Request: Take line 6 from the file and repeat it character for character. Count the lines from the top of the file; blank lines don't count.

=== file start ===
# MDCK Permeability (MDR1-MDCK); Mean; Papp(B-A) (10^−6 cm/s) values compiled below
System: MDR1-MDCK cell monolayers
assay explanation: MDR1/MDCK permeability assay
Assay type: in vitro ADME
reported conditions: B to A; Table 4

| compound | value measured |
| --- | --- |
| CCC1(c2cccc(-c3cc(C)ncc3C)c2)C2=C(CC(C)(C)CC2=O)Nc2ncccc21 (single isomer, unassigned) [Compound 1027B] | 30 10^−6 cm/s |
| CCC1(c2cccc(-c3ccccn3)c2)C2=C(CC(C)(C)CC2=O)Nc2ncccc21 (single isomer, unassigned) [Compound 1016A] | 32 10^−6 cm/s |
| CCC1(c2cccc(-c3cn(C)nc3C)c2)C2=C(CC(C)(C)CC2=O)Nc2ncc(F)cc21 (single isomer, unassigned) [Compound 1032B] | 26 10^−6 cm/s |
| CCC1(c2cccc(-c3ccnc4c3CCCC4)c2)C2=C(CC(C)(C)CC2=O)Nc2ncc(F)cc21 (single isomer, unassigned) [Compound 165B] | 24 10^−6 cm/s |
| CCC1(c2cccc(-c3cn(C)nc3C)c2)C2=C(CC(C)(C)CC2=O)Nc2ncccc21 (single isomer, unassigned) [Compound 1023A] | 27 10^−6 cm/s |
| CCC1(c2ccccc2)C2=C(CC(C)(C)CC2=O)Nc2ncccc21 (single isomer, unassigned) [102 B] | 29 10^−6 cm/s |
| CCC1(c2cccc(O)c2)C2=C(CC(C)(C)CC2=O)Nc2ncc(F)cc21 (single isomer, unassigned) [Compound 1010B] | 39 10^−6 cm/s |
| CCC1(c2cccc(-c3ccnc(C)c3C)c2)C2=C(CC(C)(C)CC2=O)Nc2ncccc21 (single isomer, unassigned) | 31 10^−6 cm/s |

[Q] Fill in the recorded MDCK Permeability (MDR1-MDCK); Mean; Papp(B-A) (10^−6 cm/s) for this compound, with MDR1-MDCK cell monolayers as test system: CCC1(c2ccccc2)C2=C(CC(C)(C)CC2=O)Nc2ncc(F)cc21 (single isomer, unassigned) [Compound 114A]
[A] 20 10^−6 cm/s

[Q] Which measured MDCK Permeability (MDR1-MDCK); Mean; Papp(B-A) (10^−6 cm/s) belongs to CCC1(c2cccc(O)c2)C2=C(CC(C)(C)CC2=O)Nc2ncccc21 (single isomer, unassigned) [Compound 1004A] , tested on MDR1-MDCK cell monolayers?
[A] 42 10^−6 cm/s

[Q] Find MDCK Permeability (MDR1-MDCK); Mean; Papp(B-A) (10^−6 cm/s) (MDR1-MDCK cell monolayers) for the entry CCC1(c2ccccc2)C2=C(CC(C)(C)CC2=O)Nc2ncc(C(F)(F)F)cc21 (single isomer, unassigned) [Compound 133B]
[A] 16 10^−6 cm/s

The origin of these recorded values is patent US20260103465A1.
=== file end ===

| compound | value measured |